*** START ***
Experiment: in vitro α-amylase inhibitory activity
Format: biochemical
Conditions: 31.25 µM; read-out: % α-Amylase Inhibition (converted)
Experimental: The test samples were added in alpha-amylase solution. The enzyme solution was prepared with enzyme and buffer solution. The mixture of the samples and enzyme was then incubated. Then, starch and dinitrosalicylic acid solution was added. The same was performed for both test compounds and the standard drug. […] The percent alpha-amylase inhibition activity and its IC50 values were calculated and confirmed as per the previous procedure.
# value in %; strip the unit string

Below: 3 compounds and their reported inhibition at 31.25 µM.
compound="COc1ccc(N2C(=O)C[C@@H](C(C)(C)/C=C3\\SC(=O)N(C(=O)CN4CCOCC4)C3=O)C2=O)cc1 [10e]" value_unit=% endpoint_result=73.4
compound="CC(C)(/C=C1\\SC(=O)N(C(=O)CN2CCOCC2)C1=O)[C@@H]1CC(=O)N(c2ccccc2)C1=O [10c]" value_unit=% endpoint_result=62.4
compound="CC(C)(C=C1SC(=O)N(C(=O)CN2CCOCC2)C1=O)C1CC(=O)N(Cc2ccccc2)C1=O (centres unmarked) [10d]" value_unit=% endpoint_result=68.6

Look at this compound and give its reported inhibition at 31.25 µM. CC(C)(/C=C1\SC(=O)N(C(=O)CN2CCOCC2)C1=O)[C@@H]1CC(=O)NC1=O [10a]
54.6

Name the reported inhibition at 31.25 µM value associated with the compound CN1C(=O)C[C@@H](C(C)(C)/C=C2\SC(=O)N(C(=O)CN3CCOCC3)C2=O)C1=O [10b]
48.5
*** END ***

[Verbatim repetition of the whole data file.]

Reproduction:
Experiment: in vitro α-amylase inhibitory activity
Format: biochemical
Conditions: 31.25 µM; read-out: % α-Amylase Inhibition (converted)
Experimental: The test samples were added in alpha-amylase solution. The enzyme solution was prepared with enzyme and buffer solution. The mixture of the samples and enzyme was then incubated. Then, starch and dinitrosalicylic acid solution was added. The same was performed for both test compounds and the standard drug. […] The percent alpha-amylase inhibition activity and its IC50 values were calculated and confirmed as per the previous procedure.
# value in %; strip the unit string

Below: 3 compounds and their reported inhibition at 31.25 µM.
compound="COc1ccc(N2C(=O)C[C@@H](C(C)(C)/C=C3\\SC(=O)N(C(=O)CN4CCOCC4)C3=O)C2=O)cc1 [10e]" value_unit=% endpoint_result=73.4
compound="CC(C)(/C=C1\\SC(=O)N(C(=O)CN2CCOCC2)C1=O)[C@@H]1CC(=O)N(c2ccccc2)C1=O [10c]" value_unit=% endpoint_result=62.4
compound="CC(C)(C=C1SC(=O)N(C(=O)CN2CCOCC2)C1=O)C1CC(=O)N(Cc2ccccc2)C1=O (centres unmarked) [10d]" value_unit=% endpoint_result=68.6

Look at this compound and give its reported inhibition at 31.25 µM. CC(C)(/C=C1\SC(=O)N(C(=O)CN2CCOCC2)C1=O)[C@@H]1CC(=O)NC1=O [10a]
54.6

Name the reported inhibition at 31.25 µM value associated with the compound CN1C(=O)C[C@@H](C(C)(C)/C=C2\SC(=O)N(C(=O)CN3CCOCC3)C2=O)C1=O [10b]
48.5